One of the council’s utility advisers, Clint Vince, had previously said that the new gas plant will add $6.63 a month to bills while the solar plant will add $1.50. It’s possible that those numbers could change as a result of provisions in Wednesday’s resolution. The plants are tentatively scheduled to go online next year, at which point the increased rates could take effect. 

Earlier this year, The Lens reported that although the gas plant’s price tag was repeatedly reported at $210 million, the real cost to customers would likely fall between $650 million and $685 million over 30 years, according to an analysis by the Alliance for Affordable Energy. 

That range was based on two possible return on equity rates — 8.48 percent and 9.72 percent. The rate from Wednesday’s resolution, 9.38, falls within that range. 

The analysis was also done under the assumption that customers would pay for the plant over 30 years. Wednesday’s resolution set the timeline for 50 years. That would reduce monthly payments for the plant, but would likely increase the overall cost on customers for the entire plant. 

Harden is part of a coalition of advocates who sued the council over its decision to approve the gas plant, saying it violated the open meetings law by keeping members of the public out of two key public hearings because the room was at capacity. A judge in civil district court ruled in the advocates’ favor in July, but the council has appealed the decision.

The language of the resolution leaves room for the possibility that the council ultimately loses the lawsuit, which would rescind their prior approval for the plant.

If the council ultimately prevails in the lawsuit and Entergy gets final approval for the plant, today’s resolution will determine how much customers will have to pay for the new gas plant. 

Committee advances $1 million fine

The committee also voted in favor of levying a $1 million fine against Entergy New Orleans for persistent reliability issues that have resulted in thousands of outages.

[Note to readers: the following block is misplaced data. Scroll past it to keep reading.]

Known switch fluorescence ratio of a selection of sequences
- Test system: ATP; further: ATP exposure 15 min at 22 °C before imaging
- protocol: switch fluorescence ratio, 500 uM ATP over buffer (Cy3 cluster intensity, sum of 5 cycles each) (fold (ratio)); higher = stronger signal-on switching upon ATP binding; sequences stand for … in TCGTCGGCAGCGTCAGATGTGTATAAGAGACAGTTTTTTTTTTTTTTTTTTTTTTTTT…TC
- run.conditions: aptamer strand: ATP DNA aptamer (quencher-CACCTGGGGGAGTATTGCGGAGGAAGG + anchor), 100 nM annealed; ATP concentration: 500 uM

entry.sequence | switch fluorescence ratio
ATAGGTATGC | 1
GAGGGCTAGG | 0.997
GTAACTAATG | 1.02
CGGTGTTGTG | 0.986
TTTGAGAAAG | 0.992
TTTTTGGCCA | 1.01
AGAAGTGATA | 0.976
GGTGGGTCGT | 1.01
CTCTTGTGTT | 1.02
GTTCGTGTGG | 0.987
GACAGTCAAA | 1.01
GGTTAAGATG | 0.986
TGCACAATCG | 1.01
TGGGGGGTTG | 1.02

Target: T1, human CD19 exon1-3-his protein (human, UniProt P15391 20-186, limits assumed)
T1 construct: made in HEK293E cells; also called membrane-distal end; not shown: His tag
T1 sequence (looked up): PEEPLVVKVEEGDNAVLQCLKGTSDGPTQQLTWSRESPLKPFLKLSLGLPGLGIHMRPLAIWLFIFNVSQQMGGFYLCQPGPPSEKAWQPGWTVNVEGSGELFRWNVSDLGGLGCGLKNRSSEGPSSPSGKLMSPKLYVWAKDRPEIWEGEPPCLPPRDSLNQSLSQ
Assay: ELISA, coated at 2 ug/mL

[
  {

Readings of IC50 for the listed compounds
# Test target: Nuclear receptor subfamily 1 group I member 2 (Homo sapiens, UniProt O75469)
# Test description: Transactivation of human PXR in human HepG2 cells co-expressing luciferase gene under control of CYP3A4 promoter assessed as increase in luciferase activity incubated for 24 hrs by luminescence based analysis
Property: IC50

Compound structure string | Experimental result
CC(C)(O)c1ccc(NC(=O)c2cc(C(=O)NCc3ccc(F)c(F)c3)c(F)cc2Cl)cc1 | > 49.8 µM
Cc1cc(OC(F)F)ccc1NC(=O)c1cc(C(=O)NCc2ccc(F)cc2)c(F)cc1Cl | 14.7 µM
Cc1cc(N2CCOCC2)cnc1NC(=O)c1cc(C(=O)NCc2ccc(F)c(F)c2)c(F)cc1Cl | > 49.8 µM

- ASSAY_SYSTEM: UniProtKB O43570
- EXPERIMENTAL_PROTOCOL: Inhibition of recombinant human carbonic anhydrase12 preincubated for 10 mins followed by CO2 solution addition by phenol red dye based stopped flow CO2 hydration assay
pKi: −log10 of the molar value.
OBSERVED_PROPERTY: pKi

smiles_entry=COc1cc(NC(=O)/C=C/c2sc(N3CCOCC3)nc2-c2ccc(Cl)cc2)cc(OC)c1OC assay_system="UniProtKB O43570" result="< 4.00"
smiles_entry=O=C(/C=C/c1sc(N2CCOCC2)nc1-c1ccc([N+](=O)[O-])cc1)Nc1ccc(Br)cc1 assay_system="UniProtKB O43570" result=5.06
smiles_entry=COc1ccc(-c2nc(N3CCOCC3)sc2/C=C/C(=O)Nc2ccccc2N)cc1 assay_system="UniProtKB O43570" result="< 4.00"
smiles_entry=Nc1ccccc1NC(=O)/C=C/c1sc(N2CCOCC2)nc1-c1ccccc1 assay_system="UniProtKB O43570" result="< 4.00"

The fine is the culmination of two years of investigations by the city council concerning frequent power outages in new orleans from 2013 through 2017. In 2013 and 2014, Entergy cut funding for maintenance and system improvements by millions of dollars. 

The number and duration of power outages has increased every year after 2013, when the disinvestment began, according to reliability measures provided by Entergy included in the resolution.

“No regulator, including the Council, is responsible for directing a utility to operate in a specific manner with respect to distribution reliability,” the advisers say in the resolution. “Every utility including [Entergy New Orleans], is required to operate prudently in all aspects of its operations.  [Entergy New Orleans] has an independent and indisputable responsibility to maintain and operate a reliable distribution system.”

If passed by the full council, this would be the second major fine the council has levied against the council this year. The first was a $5 million fine against Entergy for its role in a scheme to pay actors to go to two key City Council hearings to support the new gas power plant in eastern New Orleans.

Michael Isaac Stein

Michael Isaac Stein covers New Orleans' cultural economy and local government for The Lens. Before joining the staff, he freelanced for The Lens as well as The Intercept, CityLab, The New Republic, and Pacific Standard. He was recently awarded a fellowship from the Heinrich Boll Foundation, which he used to report on water scarcity, division, and colonialism in Cyprus.